37.
NY, Farrar Straus Giroux, (1989). Selected prose, 1978-1987. Signed by Heaney in May, 1990, and with the ownership signature of James Tate. Foxing to edges of text block; near fine in a fine dust jacket. A nice association. [#033631] $250
38.
MY, Norton, (1980). A review copy of the hardcover issue. With the ownership signature of James Tate. Fine in a fine dust jacket with review slip and author photo laid in. [#033632] $125
39.
(Immigration)
Boston, Little Brown, 1916. Profiles of seven immigrants and their contributions to America. John Muir leads the book off; additional chapters on Jacob Riis, Mary Antin, Edward Alfred Steiner, Carl Schurz, Nathan Straus, and Joseph Pulitzer. Owner name on front flyleaf, and a few notations in the chapter on Steiner; mild edge foxing; a near fine copy, without dust jacket. The cover illustration shows three children on board a ship, pointing to the Statue of Liberty as they arrive in New York harbor, an uplifting image and a sharp contrast to the present-day characterization of immigration and immigrants to the U.S. [#033633] $45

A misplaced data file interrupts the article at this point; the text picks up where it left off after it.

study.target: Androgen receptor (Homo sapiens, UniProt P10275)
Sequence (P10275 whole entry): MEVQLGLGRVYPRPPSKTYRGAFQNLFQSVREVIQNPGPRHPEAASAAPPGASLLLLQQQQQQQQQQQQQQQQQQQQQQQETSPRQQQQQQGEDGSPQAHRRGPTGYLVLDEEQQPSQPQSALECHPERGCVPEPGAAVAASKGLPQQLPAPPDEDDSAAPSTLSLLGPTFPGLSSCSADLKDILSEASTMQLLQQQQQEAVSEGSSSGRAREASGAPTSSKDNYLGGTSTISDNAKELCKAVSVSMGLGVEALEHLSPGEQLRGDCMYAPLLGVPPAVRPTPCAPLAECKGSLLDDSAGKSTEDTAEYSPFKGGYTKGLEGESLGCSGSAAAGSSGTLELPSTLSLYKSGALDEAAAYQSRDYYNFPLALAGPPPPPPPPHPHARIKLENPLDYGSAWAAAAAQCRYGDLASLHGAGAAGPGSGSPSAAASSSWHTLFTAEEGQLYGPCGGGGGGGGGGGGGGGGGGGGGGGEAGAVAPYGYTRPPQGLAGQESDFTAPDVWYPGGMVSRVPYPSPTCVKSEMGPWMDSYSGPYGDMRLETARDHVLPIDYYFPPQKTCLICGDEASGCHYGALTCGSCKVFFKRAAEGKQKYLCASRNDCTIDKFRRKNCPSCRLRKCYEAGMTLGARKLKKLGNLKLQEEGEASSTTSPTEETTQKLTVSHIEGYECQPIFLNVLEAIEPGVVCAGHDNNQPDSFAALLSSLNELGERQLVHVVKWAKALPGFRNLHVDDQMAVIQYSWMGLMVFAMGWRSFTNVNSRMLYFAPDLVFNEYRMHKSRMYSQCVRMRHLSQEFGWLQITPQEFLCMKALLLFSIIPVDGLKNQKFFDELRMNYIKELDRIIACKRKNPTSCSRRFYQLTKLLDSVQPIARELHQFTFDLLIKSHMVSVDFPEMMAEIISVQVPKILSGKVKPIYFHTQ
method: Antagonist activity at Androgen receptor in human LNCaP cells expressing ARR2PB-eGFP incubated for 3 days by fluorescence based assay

40.
(Immigration)
NY, George H. Doran, (1920). A book on immigration, economics, and race relations by a woman who was known for her work on immigration, women's rights, and prison reform. By the time this book was published, Kellor, who had her law degree, had been secretary and treasurer of the New York State Immigration Commission; chief investigator for the Bureau of Industries and Immigration of New York State; managing director of the North American Civic League for Immigrants; and director of the National Americanization Committee. This copy is inscribed by Kellor to Joseph Mayper, "with appreciation and gratitude for many years [?] of cooperation with work for the unforsaken [?] and for the pleasure of a happy association together." Mayper was the editor for Kellor's Immigrants in America Review. Spine-dulled, slight wear to corners, would be near fine but for the clean separation of the text block from the boards, thus only a fair copy, but an excellent association copy and a scarce signature. [#033634] $275
41.
Middletown, Wesleyan University Press, (1967). Inscribed by Justice to James Tate: "This copy is for JIM TATE who has honed his own edge/ Don Justice/ March 1967." Tate's first book, The Lost Pilot was published the same year in the prestigious Yale Younger Poets series. One change made to the text on p. 21, apparently in Justice's hand. Near fine in a very good, rubbed, and internally foxed dust jacket. An excellent association. [#033635] SOLD